Recovered from the Wayback Machine.
There is so much to be concerned about with Iraq now. The people, and their continued survival. People being fed, given water, feeling secure. The end to fighting so that re-building can occur.
Unfortunately, when the re-building occurs, it will be too late to save one aspect or Iraqi culture that all of us share – our historic heritage.
In Beautiful Protest I talked about the Ziggerat or Ur, the site of the first known city. In Beautiful Protest Bridges of Brick, I talked about Iraq as the source of religion, of culture, of community. In this one country resides some of the most exquisite artifacts of our past. Steps still exist in Iraq that were once walked by Abraham, the father of Judaism, Christianity, and Islam.
At least, I think they still exist.
Catching up on my reading, I found this at ABC News:
So far, reports suggest U.S. troops have treaded over at least one site ancient Babylon. The Reuters news agency said that U.S. forces had moved through the location of the ancient King Nebuchadnezzar’s city on Wednesday. A tank from the 101st Airborne Division rumbled onto the main Babylon site, containing elaborate reconstructions of the city. A general rebuked the move.
“We just can’t have that,” the general said, according to Reuters
“If there is a time when you’re going to lose the collection it’s now during this volatile transition between Saddam Hussein’s regime and whatever comes next,” said Elizabeth Stone, an archaeologist at State University of New York in Stony Brook. “Even here when Hurricane Gloria came through, people were looting and doing outrageous things.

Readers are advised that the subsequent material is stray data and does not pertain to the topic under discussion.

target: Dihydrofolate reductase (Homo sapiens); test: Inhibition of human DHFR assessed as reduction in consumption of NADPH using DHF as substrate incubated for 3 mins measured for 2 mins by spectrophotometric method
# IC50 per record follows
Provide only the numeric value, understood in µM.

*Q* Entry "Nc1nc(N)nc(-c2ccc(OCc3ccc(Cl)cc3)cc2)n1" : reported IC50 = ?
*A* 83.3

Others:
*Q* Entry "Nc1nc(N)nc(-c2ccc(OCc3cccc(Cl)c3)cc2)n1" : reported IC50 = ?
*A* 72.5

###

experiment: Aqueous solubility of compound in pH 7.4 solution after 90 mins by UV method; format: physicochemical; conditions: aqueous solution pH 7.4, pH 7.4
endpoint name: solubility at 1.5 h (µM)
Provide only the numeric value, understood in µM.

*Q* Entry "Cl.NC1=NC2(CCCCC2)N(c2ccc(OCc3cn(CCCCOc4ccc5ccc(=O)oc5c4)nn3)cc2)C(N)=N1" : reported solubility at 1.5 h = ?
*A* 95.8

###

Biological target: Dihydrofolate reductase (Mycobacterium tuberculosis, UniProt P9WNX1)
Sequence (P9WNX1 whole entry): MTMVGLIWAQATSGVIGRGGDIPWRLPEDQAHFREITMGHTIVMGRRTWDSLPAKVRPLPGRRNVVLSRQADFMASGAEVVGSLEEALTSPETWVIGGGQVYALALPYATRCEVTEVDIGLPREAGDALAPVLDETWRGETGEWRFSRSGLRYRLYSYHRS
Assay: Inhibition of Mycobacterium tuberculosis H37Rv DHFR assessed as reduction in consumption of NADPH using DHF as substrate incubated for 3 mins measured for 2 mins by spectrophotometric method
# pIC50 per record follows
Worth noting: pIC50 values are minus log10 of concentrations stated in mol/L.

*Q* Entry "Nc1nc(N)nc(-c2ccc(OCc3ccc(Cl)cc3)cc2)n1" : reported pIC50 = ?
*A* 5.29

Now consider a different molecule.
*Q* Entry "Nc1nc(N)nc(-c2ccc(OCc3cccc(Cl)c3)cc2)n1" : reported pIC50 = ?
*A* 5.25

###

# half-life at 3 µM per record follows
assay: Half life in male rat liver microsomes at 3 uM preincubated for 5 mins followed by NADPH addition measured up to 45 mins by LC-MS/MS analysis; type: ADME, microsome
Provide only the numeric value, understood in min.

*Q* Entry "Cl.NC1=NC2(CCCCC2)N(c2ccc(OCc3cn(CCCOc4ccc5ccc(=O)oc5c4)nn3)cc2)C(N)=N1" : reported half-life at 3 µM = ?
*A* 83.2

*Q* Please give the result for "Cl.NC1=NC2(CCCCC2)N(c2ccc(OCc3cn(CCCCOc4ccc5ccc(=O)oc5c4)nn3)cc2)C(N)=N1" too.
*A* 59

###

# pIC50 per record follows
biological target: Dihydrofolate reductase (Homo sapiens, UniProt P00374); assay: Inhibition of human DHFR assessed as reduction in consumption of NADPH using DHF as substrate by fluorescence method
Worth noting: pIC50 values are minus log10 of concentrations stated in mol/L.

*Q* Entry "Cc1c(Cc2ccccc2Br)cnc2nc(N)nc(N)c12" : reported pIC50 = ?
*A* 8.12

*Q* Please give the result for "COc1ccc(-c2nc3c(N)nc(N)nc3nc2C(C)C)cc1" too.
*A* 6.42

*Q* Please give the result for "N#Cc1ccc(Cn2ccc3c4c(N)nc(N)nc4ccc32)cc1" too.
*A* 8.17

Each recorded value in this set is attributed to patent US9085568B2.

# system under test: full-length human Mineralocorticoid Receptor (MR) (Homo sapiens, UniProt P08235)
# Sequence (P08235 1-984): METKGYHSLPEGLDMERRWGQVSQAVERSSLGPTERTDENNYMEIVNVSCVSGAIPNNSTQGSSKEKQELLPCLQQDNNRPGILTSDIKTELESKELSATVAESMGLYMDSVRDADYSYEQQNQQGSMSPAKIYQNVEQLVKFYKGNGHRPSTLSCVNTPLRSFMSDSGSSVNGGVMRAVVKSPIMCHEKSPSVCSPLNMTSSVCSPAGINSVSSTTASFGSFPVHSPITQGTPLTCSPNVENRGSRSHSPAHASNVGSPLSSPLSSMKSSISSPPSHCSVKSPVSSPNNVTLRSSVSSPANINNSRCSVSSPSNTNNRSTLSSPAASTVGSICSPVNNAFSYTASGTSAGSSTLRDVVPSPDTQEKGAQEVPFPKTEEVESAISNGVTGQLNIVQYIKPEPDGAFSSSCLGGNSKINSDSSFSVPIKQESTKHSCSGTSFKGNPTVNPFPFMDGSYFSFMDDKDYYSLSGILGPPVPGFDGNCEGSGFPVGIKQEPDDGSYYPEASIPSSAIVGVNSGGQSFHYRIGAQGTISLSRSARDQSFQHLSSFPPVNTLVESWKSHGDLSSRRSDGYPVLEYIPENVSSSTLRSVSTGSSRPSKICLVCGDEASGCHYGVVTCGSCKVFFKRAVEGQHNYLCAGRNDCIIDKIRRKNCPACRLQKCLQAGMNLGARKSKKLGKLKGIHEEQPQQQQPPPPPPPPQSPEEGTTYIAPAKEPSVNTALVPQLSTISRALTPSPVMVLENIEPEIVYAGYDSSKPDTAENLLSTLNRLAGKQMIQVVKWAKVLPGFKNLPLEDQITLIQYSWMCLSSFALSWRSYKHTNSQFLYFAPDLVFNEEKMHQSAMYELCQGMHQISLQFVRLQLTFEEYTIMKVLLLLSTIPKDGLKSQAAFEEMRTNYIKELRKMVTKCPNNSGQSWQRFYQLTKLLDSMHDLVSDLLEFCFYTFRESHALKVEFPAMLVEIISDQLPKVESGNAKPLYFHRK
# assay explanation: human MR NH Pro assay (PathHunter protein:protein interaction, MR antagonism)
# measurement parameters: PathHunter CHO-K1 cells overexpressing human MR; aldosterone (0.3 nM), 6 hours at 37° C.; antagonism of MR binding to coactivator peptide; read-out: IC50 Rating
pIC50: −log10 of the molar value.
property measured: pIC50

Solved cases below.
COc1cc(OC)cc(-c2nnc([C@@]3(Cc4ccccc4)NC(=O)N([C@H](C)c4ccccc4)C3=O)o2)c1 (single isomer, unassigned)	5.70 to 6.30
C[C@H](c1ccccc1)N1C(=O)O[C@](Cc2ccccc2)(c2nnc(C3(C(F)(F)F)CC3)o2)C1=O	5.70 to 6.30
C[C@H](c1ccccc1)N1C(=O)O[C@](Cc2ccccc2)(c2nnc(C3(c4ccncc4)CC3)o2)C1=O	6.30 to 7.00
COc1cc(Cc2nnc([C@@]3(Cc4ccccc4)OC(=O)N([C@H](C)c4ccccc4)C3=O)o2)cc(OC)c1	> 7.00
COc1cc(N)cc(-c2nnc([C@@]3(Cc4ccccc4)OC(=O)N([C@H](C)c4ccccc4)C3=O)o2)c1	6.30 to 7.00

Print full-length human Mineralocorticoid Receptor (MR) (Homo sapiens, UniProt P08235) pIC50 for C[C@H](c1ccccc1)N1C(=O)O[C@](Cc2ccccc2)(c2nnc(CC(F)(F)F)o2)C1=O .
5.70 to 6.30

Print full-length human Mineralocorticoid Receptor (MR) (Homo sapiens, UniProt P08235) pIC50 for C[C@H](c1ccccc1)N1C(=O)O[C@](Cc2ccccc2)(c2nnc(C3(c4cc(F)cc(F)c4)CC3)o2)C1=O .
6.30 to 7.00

“And that was just a hurricane. This is a regime change.”
In the London Times:
In the capital mobs looted the country’s largest archeological museum, and US troops shot and killed a shopkeeper who was defending his premises with a Kalashnikov rifle against looters. In the southern city of Basra, Irish Guards shot dead five looters after the gang opened fire on them.
From the Times of Oman:
Mobs also looted Baghdad’s cultural and historic treasures, including Iraq’s largest archaeological museum, as shopkeepers resorted to arming themselves amid a collapse in authority after US troops routed Saddam Hussein’s regime.
A dozen looters helped themselves undisturbed in ground floor rooms at the National Museum of Iraq, where pottery artefacts and statues were seen broken or overturned and administrative offices were wrecked.
The museum housed a major collection of antiquities, including a 4,000-year-old silver harp from Ur.
I wonder if the harp will escape being melted down?
Reports coming out of Baghdad (and just confirmed by ABC News) indicate that mobs have looted Iraq’s largest acheological museum amid a breakdown in civil authority following the collapse of Saddam Hussein’s regime.
Lotters helped themselves to treasures in the National Museum of Iraq, which housed the remains of ancient civilizations, one of the richest archeological heritages in the world.
And there’s more.
Read the story? Watched the Movie? Now own a piece of your own.
Iraq: Coming soon to an eBay near you.